In my Temporality book (Bittner 2014), I propose that every language has one or two grammatical paradigms of obligatory TAM categories (tense, aspect, or mood) interpreted as a centering system that keeps track of top-ranked discourse referents. Grammatical tense keeps track of top-ranked times; grammatical aspect, of top-ranked eventualities (events or states); and grammatical mood, of top-ranked modalities. The proposed theory predicts six types of languages: tense-based, aspect-based, mood-based, tense-aspect-based, aspect-mood-based, or tense-mood-based.
This proposal is implemented in a framework where ranked discourse referents are represented in Update with Centering (UC), a typed dynamic logic with rank-based anaphora. Logical UC representations are derived by directly compositional rules of Categorial Grammar (CG). The combined framework is called CG.UC (i.e. CG composition of UC representations).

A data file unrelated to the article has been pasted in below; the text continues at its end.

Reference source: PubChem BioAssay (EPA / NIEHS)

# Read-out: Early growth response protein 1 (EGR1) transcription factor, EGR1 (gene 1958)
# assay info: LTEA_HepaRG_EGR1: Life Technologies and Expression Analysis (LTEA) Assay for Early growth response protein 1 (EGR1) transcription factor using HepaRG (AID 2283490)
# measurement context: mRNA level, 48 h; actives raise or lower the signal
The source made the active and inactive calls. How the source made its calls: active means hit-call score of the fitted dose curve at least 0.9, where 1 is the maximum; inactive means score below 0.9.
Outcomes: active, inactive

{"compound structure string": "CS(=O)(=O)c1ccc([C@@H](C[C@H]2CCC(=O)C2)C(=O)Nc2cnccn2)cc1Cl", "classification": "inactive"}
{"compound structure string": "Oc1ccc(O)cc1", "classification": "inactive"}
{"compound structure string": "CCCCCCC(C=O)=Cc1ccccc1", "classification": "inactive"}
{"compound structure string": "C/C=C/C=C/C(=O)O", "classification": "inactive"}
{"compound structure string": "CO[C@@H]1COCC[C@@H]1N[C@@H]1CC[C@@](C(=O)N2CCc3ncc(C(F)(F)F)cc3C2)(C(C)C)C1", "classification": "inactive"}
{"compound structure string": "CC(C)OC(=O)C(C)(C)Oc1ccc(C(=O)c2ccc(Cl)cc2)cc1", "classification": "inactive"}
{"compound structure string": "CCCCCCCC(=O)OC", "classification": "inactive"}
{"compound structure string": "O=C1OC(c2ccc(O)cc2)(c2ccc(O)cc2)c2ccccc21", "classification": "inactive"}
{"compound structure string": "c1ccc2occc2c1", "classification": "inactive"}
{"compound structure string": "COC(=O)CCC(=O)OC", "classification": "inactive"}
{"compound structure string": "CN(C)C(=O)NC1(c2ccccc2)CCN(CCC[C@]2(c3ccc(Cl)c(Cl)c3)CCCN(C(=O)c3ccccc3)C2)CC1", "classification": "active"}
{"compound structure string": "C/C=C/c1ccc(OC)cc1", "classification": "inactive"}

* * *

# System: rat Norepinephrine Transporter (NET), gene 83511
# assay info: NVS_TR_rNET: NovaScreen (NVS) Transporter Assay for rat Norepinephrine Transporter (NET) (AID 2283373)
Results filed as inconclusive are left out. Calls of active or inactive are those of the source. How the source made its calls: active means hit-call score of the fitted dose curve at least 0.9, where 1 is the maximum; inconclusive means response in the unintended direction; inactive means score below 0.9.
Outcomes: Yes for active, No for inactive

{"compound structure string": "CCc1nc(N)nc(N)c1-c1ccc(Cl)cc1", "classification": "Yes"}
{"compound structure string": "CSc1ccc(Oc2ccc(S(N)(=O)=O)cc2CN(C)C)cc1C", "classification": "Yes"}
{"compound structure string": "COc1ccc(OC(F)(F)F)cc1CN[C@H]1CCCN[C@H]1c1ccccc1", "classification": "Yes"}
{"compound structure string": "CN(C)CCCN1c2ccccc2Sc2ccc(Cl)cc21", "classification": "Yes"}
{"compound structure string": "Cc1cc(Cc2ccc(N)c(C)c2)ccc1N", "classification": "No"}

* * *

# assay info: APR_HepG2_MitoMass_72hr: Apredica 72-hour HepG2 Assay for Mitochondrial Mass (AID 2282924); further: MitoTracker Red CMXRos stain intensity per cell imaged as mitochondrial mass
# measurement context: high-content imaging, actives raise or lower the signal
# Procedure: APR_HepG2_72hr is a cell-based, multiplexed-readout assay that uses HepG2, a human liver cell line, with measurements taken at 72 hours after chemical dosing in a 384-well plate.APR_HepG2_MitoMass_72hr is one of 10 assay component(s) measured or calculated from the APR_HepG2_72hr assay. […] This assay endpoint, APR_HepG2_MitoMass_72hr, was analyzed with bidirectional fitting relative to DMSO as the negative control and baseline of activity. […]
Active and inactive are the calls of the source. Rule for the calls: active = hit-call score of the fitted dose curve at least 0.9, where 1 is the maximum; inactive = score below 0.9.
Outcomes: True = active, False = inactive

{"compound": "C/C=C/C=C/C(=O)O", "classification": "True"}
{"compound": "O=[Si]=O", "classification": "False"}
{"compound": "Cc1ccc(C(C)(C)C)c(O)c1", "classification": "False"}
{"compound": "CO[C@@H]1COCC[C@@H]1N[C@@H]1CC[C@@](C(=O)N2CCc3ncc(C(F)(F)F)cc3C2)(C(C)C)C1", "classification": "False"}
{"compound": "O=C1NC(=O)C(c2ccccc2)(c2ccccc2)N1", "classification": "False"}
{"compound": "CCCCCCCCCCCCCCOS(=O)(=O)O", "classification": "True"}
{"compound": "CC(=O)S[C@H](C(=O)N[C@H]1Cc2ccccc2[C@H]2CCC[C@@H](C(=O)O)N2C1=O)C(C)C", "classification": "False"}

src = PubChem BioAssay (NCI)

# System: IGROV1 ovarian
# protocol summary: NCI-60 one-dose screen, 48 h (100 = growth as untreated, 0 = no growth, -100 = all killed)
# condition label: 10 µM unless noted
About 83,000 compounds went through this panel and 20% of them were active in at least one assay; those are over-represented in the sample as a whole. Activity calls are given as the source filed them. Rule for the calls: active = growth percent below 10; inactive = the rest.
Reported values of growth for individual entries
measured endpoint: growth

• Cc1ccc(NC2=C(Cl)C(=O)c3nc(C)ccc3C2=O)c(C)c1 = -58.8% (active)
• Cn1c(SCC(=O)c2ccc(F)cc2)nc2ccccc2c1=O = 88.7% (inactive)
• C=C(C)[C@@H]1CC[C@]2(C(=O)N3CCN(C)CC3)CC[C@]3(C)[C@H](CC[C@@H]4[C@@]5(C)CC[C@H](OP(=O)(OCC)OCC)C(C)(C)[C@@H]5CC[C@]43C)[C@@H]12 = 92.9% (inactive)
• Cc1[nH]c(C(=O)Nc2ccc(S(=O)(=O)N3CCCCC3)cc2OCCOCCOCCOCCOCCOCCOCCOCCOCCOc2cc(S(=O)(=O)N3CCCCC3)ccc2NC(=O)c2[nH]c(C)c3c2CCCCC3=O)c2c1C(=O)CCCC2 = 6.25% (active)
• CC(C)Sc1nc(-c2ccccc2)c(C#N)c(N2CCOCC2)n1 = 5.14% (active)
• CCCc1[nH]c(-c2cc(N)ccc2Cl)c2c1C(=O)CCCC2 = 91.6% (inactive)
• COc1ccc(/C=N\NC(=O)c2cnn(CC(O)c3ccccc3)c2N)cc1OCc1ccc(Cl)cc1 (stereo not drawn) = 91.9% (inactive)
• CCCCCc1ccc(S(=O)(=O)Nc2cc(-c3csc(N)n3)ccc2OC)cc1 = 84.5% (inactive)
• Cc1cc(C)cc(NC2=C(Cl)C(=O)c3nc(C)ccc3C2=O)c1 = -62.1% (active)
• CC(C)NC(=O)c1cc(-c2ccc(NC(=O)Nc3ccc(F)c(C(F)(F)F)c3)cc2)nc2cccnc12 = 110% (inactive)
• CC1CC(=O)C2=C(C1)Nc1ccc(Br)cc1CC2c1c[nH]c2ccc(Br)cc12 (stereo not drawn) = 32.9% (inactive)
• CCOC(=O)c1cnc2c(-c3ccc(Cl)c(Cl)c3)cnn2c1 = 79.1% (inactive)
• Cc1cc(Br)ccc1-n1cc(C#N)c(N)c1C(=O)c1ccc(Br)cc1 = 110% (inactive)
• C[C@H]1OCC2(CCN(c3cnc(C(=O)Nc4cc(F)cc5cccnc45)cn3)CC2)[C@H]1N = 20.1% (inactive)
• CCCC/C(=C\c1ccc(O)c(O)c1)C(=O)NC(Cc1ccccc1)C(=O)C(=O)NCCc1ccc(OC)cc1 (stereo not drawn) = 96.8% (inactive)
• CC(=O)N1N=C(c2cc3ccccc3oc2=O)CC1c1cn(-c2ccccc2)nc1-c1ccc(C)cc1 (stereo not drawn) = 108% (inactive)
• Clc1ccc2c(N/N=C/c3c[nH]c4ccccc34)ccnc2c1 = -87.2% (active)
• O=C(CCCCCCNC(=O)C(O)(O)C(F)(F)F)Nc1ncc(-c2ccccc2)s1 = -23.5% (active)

- English (Germanic: Indo-European): CG.UC fragment (see Bittner 2014, Ch. 8)
- Mandarin (Sino-Tibetan): interlinear texts; sample texts in UC; topic states in Mandarin discourse; CG.UC fragment (see Bittner 2014, Ch. 10)
- Kalaallisut (Eskimo-Aleut): interlinear texts; fieldwork on mood and evidentiality; CG.UC fragment (see Bittner 2014, Ch. 11)
- Polish (Slavic, Indo-European): CG.UC fragment (see Bittner 2014, Ch. 9)